During the last 10 years, an increasing number of genes have been identified whose abnormalities account for primary immunodeficiencies, with defects in development and/or function of the immune system. Among them is the JAK3-gene, encoding for a tyrosine kinase that is functionally coupled to cytokine receptors which share the common gamma chain. Defects of this gene cause an autosomal recessive form of severe combined immunodeficiency with almost absent T-cells and functionally defective B-cells (T(-)B(+) SCID). Herewith, we present molecular information on the first 27 unique mutations identified in the JAK3 gene, including clinical data on all of the 23 affected patients reported so far. A variety of mutations scattered throughout all seven functional domains of the protein, and with different functional effects, have been identified. Availability of a molecular screening test, based on amplification of genomic DNA, facilitates the diagnostic approach, and has permitted recognition that JAK3 deficiency may also be associated with atypical clinical and immunological features. Development of a structural model of the JAK3 kinase domain has allowed characterization of the functional effects of the various mutations. Most importantly, molecular analysis at the JAK3 locus results in improved genetic counseling, allows early prenatal diagnosis, and prompts appropriate treatment (currently based on hematopoietic stem cell transplantation) in affected families.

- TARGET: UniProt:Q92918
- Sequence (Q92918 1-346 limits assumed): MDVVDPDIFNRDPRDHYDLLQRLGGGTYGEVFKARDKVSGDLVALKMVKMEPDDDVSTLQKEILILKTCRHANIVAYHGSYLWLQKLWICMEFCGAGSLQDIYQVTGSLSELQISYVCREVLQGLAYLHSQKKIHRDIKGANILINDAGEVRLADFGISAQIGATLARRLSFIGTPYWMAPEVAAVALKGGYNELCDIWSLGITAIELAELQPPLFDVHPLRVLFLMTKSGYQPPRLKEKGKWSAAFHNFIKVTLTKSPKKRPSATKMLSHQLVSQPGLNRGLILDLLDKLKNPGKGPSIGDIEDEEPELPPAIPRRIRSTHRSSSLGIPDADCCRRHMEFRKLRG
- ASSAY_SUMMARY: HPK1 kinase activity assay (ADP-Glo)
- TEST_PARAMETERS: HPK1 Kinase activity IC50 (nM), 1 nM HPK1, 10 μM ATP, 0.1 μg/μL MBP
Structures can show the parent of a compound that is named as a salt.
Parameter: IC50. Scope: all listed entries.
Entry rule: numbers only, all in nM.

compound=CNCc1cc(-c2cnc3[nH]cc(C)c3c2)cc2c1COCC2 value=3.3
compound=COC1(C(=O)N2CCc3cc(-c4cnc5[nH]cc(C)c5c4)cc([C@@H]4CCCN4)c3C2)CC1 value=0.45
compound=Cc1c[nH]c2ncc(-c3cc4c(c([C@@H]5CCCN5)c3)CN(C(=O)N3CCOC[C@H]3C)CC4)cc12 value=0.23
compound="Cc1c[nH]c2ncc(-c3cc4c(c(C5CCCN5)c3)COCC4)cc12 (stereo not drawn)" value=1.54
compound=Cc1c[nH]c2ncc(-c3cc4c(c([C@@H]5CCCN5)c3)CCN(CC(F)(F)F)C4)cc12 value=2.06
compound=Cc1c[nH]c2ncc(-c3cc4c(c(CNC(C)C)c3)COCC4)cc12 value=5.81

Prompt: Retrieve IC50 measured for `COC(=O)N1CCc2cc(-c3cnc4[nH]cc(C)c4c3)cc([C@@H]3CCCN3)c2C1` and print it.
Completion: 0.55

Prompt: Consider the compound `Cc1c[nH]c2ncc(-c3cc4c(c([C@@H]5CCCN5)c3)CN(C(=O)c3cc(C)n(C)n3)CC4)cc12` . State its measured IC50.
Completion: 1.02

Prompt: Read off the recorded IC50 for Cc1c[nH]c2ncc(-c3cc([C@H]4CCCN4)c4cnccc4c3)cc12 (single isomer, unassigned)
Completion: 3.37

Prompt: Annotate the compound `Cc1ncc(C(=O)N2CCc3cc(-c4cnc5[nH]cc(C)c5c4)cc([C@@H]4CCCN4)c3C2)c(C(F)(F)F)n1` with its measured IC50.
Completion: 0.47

Copyright 2001 Wiley-Liss, Inc.